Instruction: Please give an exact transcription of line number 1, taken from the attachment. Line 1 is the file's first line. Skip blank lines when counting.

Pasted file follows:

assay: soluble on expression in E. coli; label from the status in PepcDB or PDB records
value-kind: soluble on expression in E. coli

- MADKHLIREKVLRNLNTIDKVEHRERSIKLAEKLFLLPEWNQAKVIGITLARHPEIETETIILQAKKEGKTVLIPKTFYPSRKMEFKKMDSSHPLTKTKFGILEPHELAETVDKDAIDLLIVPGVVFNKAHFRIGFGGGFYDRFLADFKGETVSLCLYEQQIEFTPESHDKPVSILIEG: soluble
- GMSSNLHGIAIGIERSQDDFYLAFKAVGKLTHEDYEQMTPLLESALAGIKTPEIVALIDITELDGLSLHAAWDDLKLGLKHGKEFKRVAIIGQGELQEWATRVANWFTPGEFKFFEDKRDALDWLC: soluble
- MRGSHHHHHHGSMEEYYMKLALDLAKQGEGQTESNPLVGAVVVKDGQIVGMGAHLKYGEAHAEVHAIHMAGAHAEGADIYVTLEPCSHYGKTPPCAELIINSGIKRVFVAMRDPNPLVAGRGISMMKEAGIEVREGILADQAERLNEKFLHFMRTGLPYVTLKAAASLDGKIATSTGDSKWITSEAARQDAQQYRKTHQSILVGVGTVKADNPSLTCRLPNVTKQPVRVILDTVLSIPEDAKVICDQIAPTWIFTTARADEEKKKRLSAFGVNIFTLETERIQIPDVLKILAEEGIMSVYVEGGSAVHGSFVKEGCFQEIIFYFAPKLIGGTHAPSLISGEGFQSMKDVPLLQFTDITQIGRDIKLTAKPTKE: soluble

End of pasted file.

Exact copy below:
assay: soluble on expression in E. coli; label from the status in PepcDB or PDB records